JAKARTA: Conservationists on Tuesday slammed a decision by the Indonesian government to allow a mining contractor company to build a road through a restoration forest in South Sumatra.
Critics claim the project could damage the sensitive ecosystem and threaten the critically endangered Sumatran tiger, the only tiger subspecies left in the country after two other subspecies became extinct in Java and Bali.
“This is contradictory to the government’s said commitment to restore forests and rehabilitate the ecosystem, that could serve as the natural habitat for wild species and a top predator such as the Sumatran tiger,” Yoan Dinata, a member of Forum Harimau Kita (Our Tiger Forum), in Jambi, told Arab News.
Once completed, the road would cut across the Harapan rainforest, a 98,555-hectare wildlife haven in South Sumatra and Jambi provinces managed by Restorasi Ekosistem Indonesia (REKI) as the concession holder.
The forest is the first ecosystem restoration concession in Indonesia based on a collaboration led by Burung Indonesia, the Royal Society for the Protection of Birds, and BirdLife International.
Dinata said the existing road network built by companies managing various concessions in nearby industrial forests had already put a barrier between conservation areas inhabited by tigers.
Opening the forest for a road project could escalate human-tiger conflicts in Sumatra, he added, as tigers often entered human settlements in search of food as a result of deforestation and habitat loss.
“Forest restoration is also aimed to increase the tiger’s population. If their natural habitat is shrinking, they would not be able to breed, and we would not be able to increase their population.”
There were at least 20 tigers in the Harapan forest based on a 2015 research, according to REKI data. But camera traps installed inside the forest, which represents 20 percent of the remaining lowland forest in Sumatra, have captured tiger sightings over the years.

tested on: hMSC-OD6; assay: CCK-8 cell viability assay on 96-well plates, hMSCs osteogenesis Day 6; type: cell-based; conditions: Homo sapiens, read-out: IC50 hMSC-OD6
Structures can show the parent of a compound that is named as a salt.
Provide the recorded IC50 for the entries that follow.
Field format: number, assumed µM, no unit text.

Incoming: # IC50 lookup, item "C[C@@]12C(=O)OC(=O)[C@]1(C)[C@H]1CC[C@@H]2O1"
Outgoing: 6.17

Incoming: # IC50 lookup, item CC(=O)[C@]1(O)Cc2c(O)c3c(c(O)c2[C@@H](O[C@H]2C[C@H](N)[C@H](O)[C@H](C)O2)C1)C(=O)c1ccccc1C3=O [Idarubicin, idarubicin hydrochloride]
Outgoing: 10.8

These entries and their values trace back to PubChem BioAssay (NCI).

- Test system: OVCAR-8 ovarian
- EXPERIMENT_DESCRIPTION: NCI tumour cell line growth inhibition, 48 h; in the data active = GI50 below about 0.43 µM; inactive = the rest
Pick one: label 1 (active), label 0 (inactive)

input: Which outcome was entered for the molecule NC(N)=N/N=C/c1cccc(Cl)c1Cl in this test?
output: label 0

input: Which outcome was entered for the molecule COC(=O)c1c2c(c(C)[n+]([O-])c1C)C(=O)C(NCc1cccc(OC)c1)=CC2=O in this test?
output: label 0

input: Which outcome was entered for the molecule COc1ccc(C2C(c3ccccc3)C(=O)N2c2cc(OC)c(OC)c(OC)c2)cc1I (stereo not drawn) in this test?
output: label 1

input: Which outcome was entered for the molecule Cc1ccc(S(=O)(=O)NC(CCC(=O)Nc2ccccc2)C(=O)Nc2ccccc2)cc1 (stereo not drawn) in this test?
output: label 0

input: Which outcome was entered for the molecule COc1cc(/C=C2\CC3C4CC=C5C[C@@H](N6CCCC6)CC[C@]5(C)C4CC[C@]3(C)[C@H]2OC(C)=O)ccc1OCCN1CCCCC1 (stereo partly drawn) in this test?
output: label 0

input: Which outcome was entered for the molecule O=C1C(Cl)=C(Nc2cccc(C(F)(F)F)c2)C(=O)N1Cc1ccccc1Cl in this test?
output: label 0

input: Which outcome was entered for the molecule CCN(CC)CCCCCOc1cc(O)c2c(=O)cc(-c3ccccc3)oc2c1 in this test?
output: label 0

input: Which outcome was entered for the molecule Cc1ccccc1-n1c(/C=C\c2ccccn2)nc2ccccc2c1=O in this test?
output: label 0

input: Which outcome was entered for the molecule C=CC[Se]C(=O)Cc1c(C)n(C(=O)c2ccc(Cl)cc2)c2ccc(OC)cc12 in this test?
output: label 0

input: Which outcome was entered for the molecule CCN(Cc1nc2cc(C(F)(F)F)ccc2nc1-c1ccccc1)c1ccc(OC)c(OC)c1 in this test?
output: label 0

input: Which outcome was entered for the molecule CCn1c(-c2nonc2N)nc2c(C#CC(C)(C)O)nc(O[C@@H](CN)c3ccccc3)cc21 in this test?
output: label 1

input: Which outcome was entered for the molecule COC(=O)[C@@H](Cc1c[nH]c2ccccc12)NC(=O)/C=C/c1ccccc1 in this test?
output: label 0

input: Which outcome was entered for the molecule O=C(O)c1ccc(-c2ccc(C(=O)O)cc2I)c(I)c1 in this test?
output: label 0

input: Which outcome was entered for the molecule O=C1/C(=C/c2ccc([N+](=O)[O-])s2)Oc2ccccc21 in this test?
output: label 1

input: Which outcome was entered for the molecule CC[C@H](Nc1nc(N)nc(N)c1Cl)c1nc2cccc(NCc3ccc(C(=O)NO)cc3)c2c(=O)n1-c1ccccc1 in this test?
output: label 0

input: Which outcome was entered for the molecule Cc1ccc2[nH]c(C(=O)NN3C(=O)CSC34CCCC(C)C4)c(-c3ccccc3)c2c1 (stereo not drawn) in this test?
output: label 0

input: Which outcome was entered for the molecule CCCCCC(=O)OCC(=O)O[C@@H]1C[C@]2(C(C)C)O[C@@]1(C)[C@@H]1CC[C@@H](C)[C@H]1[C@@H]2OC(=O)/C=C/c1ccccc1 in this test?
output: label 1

Mangarah Silalahi, REKI’s president director, told Arab News that the company so far never received formal notification from the Forestry Ministry that they had permitted the coal transport company to build a road that cuts through their concession, allowing the company to use 424 hectares of land in the forest, on which some parts of the coal road project would be constructed.
The designated areas are part of the Asian elephants’ track and the tigers’ home roaming range.
“If this permit is really issued, it is difficult for us to say that the forestry ministry supports the Harapan forest restoration.”
Arab News tried to contact the ministry for confirmation but failed to receive a response in time. Meanwhile, Diki Kurniawan, a director at the Jambi chapter of the Environmental Legal Aid Foundation (YLBHL) told Arab News that activists had urged the company to use an existing road network which goes around the forest or has been constructed by other firms in the area.
“They could negotiate with those companies to use the road, instead of opening the forest just to construct their own road,” he said. The forest is also home to an indigenous, semi-nomad community, the Batin Sembilan, who have made the forest their home for centuries.
Although some members of the community have settled in permanent dwellings inside the forest, they still rely on the forest for their livelihood by harvesting non-wood produce such as honey, resin gum, or rattan. Kurniawan said the YLBHL and 36 other civil society organizations that formed a coalition called South Sumatra-Jambi Anti Forest Destruction to reject the plan is mulling over assisting the indigenous tribe – as the party directly impacted by the project – to challenge the ministry’s decision through a legal channel.
“The road project could open access to poachers and illegal logging. We have seen from previous practices that companies that open the forests could not prevent the forest from the devastating impact,” Kurniawan said.